Power to the people! Forty years ago, after centuries of enslavement to foreign powers, the Cuban people seized power. Their aim: to create a society based on equality, not servitude. On January 1, 1959 they kicked out the Yankee bloodsuckers. They then nationalised the means of production — starting with the sugar industry — and set up a system of centralised planning. In a workers’ state, the people — not an élite — own everything.

With private property overturned, social divisions begin to crumble. The transformation is staggering. Everywhere we went — in the streets, to workplaces, health centres, child care centres, schools, theatres and neighbourhood celebrations — we saw people relating to each other, and to us, with solidarity and respect. We saw men and women work collaboratively — as planners, problem solvers and doers. Castro said in 1960, the revolution’s infancy, that it must be judged by the condition of the women. Wherever we went, we saw women’s imprint.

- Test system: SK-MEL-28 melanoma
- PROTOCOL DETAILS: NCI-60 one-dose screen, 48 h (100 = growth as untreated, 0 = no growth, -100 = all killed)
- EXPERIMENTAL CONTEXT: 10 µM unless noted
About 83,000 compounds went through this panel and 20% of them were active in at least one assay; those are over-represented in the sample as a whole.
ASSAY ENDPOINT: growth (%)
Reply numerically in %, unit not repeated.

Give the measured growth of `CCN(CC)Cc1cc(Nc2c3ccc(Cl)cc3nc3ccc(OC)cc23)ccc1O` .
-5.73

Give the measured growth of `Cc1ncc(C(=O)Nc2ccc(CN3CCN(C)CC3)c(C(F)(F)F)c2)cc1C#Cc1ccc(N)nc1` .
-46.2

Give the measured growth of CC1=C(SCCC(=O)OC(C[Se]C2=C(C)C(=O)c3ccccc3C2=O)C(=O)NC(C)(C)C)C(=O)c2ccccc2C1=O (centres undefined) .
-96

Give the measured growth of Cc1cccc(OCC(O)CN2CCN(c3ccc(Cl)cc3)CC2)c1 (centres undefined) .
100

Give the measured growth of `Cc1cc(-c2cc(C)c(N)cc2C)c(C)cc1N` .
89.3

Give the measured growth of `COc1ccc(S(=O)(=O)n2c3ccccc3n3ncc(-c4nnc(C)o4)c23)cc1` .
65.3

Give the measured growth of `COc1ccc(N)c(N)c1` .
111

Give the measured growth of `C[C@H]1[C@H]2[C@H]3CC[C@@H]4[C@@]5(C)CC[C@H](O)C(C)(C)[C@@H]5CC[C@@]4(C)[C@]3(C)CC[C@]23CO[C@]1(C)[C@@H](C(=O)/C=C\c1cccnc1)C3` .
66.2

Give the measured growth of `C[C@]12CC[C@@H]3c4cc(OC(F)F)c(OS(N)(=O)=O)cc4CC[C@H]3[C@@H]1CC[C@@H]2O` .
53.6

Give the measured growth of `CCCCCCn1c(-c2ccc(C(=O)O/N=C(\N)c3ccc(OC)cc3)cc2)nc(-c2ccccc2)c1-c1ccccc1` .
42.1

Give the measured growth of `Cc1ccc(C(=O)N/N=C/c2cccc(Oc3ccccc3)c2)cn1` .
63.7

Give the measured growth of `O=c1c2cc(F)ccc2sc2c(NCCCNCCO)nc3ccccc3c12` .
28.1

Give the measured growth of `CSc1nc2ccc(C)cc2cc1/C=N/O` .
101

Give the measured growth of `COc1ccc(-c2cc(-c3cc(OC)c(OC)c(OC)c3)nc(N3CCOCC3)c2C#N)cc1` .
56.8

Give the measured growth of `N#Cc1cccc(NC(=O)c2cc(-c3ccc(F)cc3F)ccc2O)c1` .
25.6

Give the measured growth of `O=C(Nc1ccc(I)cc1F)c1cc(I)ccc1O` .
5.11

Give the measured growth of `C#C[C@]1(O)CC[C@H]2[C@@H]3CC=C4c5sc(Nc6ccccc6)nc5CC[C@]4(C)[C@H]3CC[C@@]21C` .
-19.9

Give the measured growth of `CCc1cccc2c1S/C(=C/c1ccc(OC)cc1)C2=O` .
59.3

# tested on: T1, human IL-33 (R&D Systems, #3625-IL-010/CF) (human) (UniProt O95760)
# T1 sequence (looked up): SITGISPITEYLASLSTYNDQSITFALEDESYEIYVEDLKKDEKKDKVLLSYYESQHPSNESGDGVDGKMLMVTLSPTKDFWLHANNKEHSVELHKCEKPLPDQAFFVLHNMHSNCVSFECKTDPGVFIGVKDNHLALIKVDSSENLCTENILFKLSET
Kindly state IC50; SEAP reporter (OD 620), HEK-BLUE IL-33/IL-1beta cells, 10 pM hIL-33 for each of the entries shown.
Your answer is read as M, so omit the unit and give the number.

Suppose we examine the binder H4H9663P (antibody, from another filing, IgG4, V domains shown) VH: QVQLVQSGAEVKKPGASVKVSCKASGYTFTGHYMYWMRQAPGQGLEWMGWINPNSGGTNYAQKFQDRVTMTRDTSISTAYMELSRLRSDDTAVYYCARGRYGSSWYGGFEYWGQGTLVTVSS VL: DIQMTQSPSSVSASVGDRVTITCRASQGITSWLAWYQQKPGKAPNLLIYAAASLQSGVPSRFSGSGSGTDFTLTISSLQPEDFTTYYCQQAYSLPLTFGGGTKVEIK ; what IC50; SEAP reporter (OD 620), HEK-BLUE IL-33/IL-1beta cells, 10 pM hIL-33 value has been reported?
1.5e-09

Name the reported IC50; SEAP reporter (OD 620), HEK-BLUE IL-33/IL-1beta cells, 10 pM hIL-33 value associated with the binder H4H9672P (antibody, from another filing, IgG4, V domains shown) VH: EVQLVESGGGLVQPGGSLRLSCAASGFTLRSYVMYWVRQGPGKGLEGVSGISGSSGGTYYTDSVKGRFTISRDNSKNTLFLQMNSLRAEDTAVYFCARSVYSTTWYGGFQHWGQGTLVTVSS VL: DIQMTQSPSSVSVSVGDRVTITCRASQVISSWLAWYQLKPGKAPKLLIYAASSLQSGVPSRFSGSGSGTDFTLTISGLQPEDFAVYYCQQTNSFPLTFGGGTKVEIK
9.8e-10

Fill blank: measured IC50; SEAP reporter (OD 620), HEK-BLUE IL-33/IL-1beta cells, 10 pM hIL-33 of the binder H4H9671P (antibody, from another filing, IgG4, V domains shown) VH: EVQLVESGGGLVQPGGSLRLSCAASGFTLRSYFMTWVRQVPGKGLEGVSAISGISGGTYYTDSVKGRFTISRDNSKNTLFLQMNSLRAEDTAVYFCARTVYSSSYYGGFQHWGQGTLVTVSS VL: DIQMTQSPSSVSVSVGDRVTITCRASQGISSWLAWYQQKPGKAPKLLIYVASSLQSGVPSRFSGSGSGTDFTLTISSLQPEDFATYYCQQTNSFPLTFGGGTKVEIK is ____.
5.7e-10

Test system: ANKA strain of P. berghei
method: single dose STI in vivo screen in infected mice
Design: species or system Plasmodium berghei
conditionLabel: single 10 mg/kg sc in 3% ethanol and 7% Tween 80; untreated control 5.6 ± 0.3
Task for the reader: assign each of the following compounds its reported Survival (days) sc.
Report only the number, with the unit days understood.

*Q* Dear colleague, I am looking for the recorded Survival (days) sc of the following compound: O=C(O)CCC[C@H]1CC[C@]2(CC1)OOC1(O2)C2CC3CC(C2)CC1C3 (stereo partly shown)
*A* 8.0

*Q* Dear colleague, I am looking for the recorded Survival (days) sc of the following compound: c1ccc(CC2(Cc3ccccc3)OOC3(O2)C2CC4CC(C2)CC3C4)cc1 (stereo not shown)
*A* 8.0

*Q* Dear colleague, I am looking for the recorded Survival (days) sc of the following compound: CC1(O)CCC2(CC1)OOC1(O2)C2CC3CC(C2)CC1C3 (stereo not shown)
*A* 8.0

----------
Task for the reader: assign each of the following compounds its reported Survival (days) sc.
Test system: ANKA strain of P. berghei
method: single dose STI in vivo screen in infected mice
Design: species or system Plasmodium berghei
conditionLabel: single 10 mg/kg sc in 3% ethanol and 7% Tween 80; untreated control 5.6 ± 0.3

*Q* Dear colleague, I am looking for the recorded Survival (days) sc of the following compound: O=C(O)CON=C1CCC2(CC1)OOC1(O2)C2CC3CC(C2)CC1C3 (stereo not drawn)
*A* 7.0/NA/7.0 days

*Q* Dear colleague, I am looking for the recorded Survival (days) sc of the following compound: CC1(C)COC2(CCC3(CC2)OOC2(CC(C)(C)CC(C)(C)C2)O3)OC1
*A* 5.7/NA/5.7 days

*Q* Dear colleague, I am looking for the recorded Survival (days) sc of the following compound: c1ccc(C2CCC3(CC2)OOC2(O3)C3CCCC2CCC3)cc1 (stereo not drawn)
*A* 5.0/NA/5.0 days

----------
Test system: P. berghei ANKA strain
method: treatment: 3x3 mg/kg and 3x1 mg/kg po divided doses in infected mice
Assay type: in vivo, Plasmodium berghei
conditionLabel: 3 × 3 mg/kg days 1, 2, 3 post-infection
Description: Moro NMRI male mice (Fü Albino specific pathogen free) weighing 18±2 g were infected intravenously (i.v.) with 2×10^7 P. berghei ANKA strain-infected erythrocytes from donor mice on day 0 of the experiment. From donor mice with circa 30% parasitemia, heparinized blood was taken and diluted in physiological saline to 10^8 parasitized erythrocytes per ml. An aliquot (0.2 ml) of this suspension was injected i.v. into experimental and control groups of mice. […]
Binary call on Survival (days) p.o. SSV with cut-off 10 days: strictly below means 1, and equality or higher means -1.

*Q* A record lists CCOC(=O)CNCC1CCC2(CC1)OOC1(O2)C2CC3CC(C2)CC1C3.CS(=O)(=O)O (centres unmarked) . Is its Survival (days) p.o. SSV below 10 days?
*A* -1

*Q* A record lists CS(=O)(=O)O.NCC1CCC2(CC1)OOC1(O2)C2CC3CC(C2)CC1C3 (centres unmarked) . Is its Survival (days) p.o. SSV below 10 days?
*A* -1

Women make the difference. Radical Women has a saying: “Scratch the surface of any revolutionary upsurge in the world, and you will find women not only on the front lines but in the leadership.” Cuban women played a vital role in the overthrow of the U.S.-backed dictator, Batista. Vilma Espín, a revolutionary fighter in the Sierra Maestra Mountains, helped found the Federation of Cuban Women in 1960 — one year after the revolution. The FMC has been instrumental in shaping Cuba’s new society. Most women, from 14 years old, are members. Their achievements show how socialism and feminism are inseparable struggles.